Thunderstorms could be on their way to Norfolk - but not quite yet
- Credit: peter cutts
People in Norfolk and Suffolk are likely to have to wait a little longer for the showers and thunderstorms which some other parts of the country have been experiencing.
While a Met Office yellow weather warning of thunderstorms is in place, including Norfolk and Suffolk, for today (Wednesday) and tomorrow (Thursday), forecasters at Weatherquest said it was unlikely the counties would see much rain until Thursday night at earliest.
And the Met Office has issued a yellow warning for thunderstorms in the East of England from midnight on Friday into 6am on Saturday.
They say there is a small chance that homes and businesses could be flooded quickly, with potential for damage to some buildings from floodwater, lightning strikes and large hail.
But they say that: “Many areas encompassed by this warning will miss the thunderstorms altogether, but where they occur, heavy rain (20-30mm in an hour, and possibly as much as 50mm in two to three hours), frequent lightning, and in some places large hail are all potential hazards.”
You may also want to watch:
But for now, Adam Dury, from the University Of East Anglia-based forecasters said Norfolk and Suffolk were unlikely to see rain.
He said: “It’s pretty unlikely that we’ll see any rain in Norfolk for the next couple of days.
- 1 Missing 84-year-old man found safe and well
- 2 Norfolk teacher in national campaign for switching careers
- 3 Covid rates continue to slow but national deaths pass 100,000
- 4 Waits for second Covid jabs on target in our region
- 5 Collapsed embankment means major disruption to Norwich-London trains
- 6 Child groomer caught by seven paedophile hunter groups
- 7 Woman who sold stolen goods on eBay researched shoplifting online
- 8 Tips for families with Special Educational Needs children in lockdown
- 9 Norfolk woman fined after travelling 200 miles to visit daughter
- 10 Covid led to huge fall in Norfolk parking fines and £1.3m budget hole
“There might be a few spots tomorrow, but nothing which will make any difference to anybody’s gardens.”
Mr Dury said: “There’s a slightly higher chance for Norfolk and East Anglia through Thursday evening, for most of Friday and going into the weekend.
“There could be rain and thunderstorms on Friday, but the easterly winds have meant we have yet to see the thunderstorms and rain which some other parts of the UK have had.”
Today will see another hot, sunny and dry day in East Anglia, with early clouds disappearing, There will be a light east or northeasterly wind and a maximum temperature of 33C.
The Met Office has a more serious amber warning currently in place pertaining to eastern Scotland between Edinburgh, Inverness and Aberdeen.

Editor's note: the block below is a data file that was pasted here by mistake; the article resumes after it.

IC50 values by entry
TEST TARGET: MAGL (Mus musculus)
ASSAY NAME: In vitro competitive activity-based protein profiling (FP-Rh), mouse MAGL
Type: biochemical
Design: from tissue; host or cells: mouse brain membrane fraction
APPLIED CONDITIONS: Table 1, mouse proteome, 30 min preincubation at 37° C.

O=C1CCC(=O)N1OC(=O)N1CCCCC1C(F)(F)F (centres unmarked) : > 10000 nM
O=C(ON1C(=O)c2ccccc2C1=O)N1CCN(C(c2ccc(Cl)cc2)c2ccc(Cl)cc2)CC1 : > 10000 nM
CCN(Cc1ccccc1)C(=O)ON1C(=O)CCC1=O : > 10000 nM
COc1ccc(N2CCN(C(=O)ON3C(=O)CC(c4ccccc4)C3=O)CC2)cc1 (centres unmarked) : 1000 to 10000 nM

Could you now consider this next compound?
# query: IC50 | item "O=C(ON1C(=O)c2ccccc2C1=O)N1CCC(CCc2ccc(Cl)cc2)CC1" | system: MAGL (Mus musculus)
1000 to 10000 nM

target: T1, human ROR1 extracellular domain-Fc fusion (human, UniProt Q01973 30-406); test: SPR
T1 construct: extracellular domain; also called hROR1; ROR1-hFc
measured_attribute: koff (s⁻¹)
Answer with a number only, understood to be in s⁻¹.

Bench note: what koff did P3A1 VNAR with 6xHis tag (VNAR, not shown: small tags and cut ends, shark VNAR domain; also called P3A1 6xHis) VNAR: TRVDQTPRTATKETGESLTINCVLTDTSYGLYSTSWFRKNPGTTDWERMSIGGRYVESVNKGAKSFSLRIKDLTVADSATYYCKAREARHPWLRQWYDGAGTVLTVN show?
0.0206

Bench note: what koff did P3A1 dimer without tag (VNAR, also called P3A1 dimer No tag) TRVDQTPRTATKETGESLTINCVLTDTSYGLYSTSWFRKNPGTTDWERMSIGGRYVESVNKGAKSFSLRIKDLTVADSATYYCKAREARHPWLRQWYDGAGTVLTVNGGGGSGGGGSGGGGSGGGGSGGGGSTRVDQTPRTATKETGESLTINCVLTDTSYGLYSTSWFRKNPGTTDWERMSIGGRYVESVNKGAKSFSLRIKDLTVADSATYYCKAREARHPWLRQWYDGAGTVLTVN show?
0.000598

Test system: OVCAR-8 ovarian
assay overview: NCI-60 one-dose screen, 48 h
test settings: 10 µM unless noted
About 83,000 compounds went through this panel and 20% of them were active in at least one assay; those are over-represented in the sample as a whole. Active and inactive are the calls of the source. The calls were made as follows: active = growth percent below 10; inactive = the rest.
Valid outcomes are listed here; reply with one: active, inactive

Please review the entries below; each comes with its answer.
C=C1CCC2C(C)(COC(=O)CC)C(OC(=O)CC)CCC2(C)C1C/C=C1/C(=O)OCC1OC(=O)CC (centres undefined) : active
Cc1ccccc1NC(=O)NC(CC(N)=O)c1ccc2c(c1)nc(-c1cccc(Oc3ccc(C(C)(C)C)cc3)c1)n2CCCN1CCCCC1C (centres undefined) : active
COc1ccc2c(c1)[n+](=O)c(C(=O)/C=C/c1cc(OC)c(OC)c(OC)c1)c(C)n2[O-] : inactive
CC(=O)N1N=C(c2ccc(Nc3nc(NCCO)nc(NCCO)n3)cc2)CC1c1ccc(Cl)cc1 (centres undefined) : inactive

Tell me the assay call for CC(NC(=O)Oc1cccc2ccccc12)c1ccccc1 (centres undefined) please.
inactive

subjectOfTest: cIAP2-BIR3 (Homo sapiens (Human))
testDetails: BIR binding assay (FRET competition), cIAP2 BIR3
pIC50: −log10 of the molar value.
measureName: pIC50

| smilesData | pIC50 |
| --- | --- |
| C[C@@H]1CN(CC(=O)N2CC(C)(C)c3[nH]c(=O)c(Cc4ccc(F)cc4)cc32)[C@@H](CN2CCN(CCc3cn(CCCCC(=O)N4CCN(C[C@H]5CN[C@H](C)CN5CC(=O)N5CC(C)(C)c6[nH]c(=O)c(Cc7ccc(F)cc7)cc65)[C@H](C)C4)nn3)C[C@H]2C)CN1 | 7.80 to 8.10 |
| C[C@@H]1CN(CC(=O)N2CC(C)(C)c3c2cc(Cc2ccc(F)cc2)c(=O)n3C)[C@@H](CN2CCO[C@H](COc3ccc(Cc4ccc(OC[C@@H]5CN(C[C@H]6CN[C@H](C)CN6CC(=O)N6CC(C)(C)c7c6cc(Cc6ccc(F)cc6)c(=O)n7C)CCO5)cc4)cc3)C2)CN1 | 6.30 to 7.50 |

An amber warning means people should be on alert for flash flooding and building damage from lightning strikes, floodwaters and hailstones.
Delays to public transport, difficult driving conditions and possible road closures could also follow, while deep and fast floodwater could be a threat to human life.
Under its yellow warning, the Met Office is predicting storms in particular for the north-west, north Wales and the West Midlands for Wednesday and Thursday.
Ten properties in Lancashire were affected by flooding on Tuesday following overnight storms, the Environment Agency said.
The rainfall caused the Burrow Beck waterway in Scotforth, south Lancaster, to rise by almost a metre in less than three hours, the agency’s flood risk manager Andy Brown said.
Climate change could lead to more “tropical nights” in the future where after-dark temperatures in the UK do not fall below 20C (68F), meteorologists have warned.
The Met Office said a warming climate will lead to more heatwaves in the future, as well as hotter evenings, which could begin to impact people’s health.
Four so-called tropical nights have been recorded in the UK so far this year, with three occurring since August 8 and one recorded on June 25, Met Office spokeswoman Nicola Maxey said.
Overnight temperatures on Monday peaked at 21.2C (70.2F) at St James’ Park and Heathrow in London.
Ms Maxey told the PA news agency: “With climate change and a warming climate, we will see more tropical nights.
“There’s no doubt about that.
“Heatwaves are more likely, and so as well as more days we are going to see warmer nights.
“From a health point of view, the warm nights become an issue, because if you have a hot day and cool night, then people who have long-term health problems and the elderly have a chance to cool down.”